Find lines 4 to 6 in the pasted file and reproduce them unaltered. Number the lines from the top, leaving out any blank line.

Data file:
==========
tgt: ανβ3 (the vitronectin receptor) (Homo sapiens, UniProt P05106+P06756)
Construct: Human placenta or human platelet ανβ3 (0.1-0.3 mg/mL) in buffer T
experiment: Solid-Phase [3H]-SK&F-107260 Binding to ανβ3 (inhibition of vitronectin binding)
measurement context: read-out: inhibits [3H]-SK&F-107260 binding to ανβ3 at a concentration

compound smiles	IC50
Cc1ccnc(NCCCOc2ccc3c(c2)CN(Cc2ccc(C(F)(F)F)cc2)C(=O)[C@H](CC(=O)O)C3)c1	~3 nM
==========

measurement context: read-out: inhibits [3H]-SK&F-107260 binding to ανβ3 at a concentration

compound smiles	IC50
Cc1ccnc(NCCCOc2ccc3c(c2)CN(Cc2ccc(C(F)(F)F)cc2)C(=O)[C@H](CC(=O)O)C3)c1	~3 nM